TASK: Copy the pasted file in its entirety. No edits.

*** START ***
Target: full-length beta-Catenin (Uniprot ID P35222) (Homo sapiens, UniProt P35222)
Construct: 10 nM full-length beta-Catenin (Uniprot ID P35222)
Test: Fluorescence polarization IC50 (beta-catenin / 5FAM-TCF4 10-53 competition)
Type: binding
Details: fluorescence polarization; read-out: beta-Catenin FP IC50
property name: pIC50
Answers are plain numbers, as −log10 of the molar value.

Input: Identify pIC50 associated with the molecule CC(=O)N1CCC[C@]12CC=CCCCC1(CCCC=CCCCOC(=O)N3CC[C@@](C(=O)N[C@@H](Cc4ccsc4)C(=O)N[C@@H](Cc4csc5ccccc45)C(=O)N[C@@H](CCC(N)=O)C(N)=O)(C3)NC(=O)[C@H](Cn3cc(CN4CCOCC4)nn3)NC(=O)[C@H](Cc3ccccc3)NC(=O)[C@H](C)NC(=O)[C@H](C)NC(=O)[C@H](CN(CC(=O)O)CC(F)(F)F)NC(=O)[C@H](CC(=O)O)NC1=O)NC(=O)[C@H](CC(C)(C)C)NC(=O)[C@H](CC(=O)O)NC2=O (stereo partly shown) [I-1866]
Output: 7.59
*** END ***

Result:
Target: full-length beta-Catenin (Uniprot ID P35222) (Homo sapiens, UniProt P35222)
Construct: 10 nM full-length beta-Catenin (Uniprot ID P35222)
Test: Fluorescence polarization IC50 (beta-catenin / 5FAM-TCF4 10-53 competition)
Type: binding
Details: fluorescence polarization; read-out: beta-Catenin FP IC50
property name: pIC50
Answers are plain numbers, as −log10 of the molar value.

Input: Identify pIC50 associated with the molecule CC(=O)N1CCC[C@]12CC=CCCCC1(CCCC=CCCCOC(=O)N3CC[C@@](C(=O)N[C@@H](Cc4ccsc4)C(=O)N[C@@H](Cc4csc5ccccc45)C(=O)N[C@@H](CCC(N)=O)C(N)=O)(C3)NC(=O)[C@H](Cn3cc(CN4CCOCC4)nn3)NC(=O)[C@H](Cc3ccccc3)NC(=O)[C@H](C)NC(=O)[C@H](C)NC(=O)[C@H](CN(CC(=O)O)CC(F)(F)F)NC(=O)[C@H](CC(=O)O)NC1=O)NC(=O)[C@H](CC(C)(C)C)NC(=O)[C@H](CC(=O)O)NC2=O (stereo partly shown) [I-1866]
Output: 7.59